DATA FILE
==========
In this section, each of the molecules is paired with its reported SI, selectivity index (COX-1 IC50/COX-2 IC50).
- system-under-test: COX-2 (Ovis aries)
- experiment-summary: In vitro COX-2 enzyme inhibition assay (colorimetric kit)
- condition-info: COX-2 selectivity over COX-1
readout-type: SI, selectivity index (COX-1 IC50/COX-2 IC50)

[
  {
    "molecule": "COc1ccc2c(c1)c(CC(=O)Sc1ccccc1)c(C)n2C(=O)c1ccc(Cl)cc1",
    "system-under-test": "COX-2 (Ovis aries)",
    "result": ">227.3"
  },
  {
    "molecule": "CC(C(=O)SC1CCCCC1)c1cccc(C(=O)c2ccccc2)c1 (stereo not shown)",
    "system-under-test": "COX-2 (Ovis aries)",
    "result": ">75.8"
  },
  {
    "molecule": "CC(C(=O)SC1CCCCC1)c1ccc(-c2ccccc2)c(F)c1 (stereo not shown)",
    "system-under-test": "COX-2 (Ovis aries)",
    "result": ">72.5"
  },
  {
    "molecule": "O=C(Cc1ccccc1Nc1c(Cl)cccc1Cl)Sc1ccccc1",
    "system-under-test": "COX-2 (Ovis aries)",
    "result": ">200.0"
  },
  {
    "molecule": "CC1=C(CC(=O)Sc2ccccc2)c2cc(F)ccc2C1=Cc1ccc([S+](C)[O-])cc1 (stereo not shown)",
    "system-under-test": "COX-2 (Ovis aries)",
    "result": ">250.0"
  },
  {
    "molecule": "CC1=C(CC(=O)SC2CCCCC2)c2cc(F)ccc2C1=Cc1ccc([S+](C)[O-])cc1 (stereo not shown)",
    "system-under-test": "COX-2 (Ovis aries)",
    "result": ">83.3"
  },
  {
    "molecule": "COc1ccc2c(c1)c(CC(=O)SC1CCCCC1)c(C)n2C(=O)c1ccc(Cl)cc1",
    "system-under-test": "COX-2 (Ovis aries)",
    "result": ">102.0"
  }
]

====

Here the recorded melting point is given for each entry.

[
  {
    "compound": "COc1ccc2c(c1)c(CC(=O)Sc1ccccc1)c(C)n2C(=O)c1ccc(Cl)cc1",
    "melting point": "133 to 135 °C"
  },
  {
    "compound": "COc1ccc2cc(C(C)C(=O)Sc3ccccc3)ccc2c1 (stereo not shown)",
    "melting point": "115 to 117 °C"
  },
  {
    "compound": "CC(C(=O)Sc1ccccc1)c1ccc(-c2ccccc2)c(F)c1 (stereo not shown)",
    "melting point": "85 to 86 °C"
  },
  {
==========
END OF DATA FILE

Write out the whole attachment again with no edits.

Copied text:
In this section, each of the molecules is paired with its reported SI, selectivity index (COX-1 IC50/COX-2 IC50).
- system-under-test: COX-2 (Ovis aries)
- experiment-summary: In vitro COX-2 enzyme inhibition assay (colorimetric kit)
- condition-info: COX-2 selectivity over COX-1
readout-type: SI, selectivity index (COX-1 IC50/COX-2 IC50)

[
  {
    "molecule": "COc1ccc2c(c1)c(CC(=O)Sc1ccccc1)c(C)n2C(=O)c1ccc(Cl)cc1",
    "system-under-test": "COX-2 (Ovis aries)",
    "result": ">227.3"
  },
  {
    "molecule": "CC(C(=O)SC1CCCCC1)c1cccc(C(=O)c2ccccc2)c1 (stereo not shown)",
    "system-under-test": "COX-2 (Ovis aries)",
    "result": ">75.8"
  },
  {
    "molecule": "CC(C(=O)SC1CCCCC1)c1ccc(-c2ccccc2)c(F)c1 (stereo not shown)",
    "system-under-test": "COX-2 (Ovis aries)",
    "result": ">72.5"
  },
  {
    "molecule": "O=C(Cc1ccccc1Nc1c(Cl)cccc1Cl)Sc1ccccc1",
    "system-under-test": "COX-2 (Ovis aries)",
    "result": ">200.0"
  },
  {
    "molecule": "CC1=C(CC(=O)Sc2ccccc2)c2cc(F)ccc2C1=Cc1ccc([S+](C)[O-])cc1 (stereo not shown)",
    "system-under-test": "COX-2 (Ovis aries)",
    "result": ">250.0"
  },
  {
    "molecule": "CC1=C(CC(=O)SC2CCCCC2)c2cc(F)ccc2C1=Cc1ccc([S+](C)[O-])cc1 (stereo not shown)",
    "system-under-test": "COX-2 (Ovis aries)",
    "result": ">83.3"
  },
  {
    "molecule": "COc1ccc2c(c1)c(CC(=O)SC1CCCCC1)c(C)n2C(=O)c1ccc(Cl)cc1",
    "system-under-test": "COX-2 (Ovis aries)",
    "result": ">102.0"
  }
]

====

Here the recorded melting point is given for each entry.

[
  {
    "compound": "COc1ccc2c(c1)c(CC(=O)Sc1ccccc1)c(C)n2C(=O)c1ccc(Cl)cc1",
    "melting point": "133 to 135 °C"
  },
  {
    "compound": "COc1ccc2cc(C(C)C(=O)Sc3ccccc3)ccc2c1 (stereo not shown)",
    "melting point": "115 to 117 °C"
  },
  {
    "compound": "CC(C(=O)Sc1ccccc1)c1ccc(-c2ccccc2)c(F)c1 (stereo not shown)",
    "melting point": "85 to 86 °C"
  },
  {